Another long time friend relayed the NPR story about aging, which says anchovies, rosemary, vino, and leisure are the answers. Now I’m not saying that anchovies, rosemary, vino, and leisure are the reason evaluation as a discipline has come as far as it has in the last 50+ years; I’m just saying that perhaps we need to look a little deeper than just the surface. I think Maggie Kuhn says it clearly: “Speak your mind, even if your voice shakes.”
Stand up for what you believe! (even if your voice shakes).
I believe that evaluation makes a difference.
I believe that there is a need for evaluation.
So how will you stand up today? What choice will you make? Speak your mind unambiguously!
New Topic: I learned today that Will Shadish died on March 27, 2016.
Will was very active as a quantitative psychologist and an evaluator. We served AEA together. I will miss him.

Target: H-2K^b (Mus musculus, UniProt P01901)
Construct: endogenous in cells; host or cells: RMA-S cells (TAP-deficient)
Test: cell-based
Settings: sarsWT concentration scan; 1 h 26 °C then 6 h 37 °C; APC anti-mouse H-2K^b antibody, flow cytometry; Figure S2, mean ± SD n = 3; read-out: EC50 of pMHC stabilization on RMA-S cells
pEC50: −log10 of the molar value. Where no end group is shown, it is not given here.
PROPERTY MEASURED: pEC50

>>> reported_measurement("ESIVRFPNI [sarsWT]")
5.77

I am a social scientist. I look for the social in the science of what I do.
I am an evaluator as a social scientist. I want to determine the merit, worth, value of what I do. I want to know that the program I’m evaluating (or offering) made a difference. (After all, the root of evaluation is value.)
Keeping that in mind has resulted (over the years) in the comment, “no wonder she is the evaluator” when I ask an evaluative question. So I was surprised when I read a comment by a reader that implied that it didn’t matter. The reader said, “The ugly truth is, it does not matter if it makes a difference. Somewhere down the road someone will see your post and may be it will be useful for him.” (Now you must know that I’ve edited the comment, although the entire comment doesn’t support my argument: Evaluators need to know if the program made a difference.)